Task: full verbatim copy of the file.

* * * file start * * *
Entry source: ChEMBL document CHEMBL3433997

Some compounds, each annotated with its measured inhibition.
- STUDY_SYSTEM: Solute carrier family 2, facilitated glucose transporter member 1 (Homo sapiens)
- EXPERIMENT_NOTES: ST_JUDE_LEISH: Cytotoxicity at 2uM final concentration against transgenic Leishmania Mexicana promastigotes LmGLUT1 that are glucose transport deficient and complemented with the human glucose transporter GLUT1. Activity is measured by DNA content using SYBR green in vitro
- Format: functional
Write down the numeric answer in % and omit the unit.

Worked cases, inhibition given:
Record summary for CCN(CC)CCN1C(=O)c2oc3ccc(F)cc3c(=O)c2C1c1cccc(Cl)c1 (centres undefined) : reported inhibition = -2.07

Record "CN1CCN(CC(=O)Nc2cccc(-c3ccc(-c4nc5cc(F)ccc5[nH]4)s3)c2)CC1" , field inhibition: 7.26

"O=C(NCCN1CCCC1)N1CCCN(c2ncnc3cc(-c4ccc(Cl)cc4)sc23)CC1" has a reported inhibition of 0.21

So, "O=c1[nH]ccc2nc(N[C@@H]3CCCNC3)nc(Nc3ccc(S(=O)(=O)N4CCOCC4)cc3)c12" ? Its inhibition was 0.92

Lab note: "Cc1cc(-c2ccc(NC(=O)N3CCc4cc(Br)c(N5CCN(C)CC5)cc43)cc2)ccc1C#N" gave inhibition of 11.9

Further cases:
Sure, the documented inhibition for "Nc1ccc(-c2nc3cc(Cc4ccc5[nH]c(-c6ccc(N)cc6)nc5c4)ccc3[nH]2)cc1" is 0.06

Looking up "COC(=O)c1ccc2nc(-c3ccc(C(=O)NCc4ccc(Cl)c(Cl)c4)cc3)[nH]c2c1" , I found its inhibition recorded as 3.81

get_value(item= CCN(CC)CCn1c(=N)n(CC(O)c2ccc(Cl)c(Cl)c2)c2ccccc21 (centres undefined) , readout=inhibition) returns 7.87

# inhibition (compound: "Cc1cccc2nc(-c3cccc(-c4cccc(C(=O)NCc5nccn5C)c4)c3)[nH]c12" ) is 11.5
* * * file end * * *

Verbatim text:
Entry source: ChEMBL document CHEMBL3433997

Some compounds, each annotated with its measured inhibition.
- STUDY_SYSTEM: Solute carrier family 2, facilitated glucose transporter member 1 (Homo sapiens)
- EXPERIMENT_NOTES: ST_JUDE_LEISH: Cytotoxicity at 2uM final concentration against transgenic Leishmania Mexicana promastigotes LmGLUT1 that are glucose transport deficient and complemented with the human glucose transporter GLUT1. Activity is measured by DNA content using SYBR green in vitro
- Format: functional
Write down the numeric answer in % and omit the unit.

Worked cases, inhibition given:
Record summary for CCN(CC)CCN1C(=O)c2oc3ccc(F)cc3c(=O)c2C1c1cccc(Cl)c1 (centres undefined) : reported inhibition = -2.07

Record "CN1CCN(CC(=O)Nc2cccc(-c3ccc(-c4nc5cc(F)ccc5[nH]4)s3)c2)CC1" , field inhibition: 7.26

"O=C(NCCN1CCCC1)N1CCCN(c2ncnc3cc(-c4ccc(Cl)cc4)sc23)CC1" has a reported inhibition of 0.21

So, "O=c1[nH]ccc2nc(N[C@@H]3CCCNC3)nc(Nc3ccc(S(=O)(=O)N4CCOCC4)cc3)c12" ? Its inhibition was 0.92

Lab note: "Cc1cc(-c2ccc(NC(=O)N3CCc4cc(Br)c(N5CCN(C)CC5)cc43)cc2)ccc1C#N" gave inhibition of 11.9

Further cases:
Sure, the documented inhibition for "Nc1ccc(-c2nc3cc(Cc4ccc5[nH]c(-c6ccc(N)cc6)nc5c4)ccc3[nH]2)cc1" is 0.06

Looking up "COC(=O)c1ccc2nc(-c3ccc(C(=O)NCc4ccc(Cl)c(Cl)c4)cc3)[nH]c2c1" , I found its inhibition recorded as 3.81

get_value(item= CCN(CC)CCn1c(=N)n(CC(O)c2ccc(Cl)c(Cl)c2)c2ccccc21 (centres undefined) , readout=inhibition) returns 7.87

# inhibition (compound: "Cc1cccc2nc(-c3cccc(-c4cccc(C(=O)NCc5nccn5C)c4)c3)[nH]c12" ) is 11.5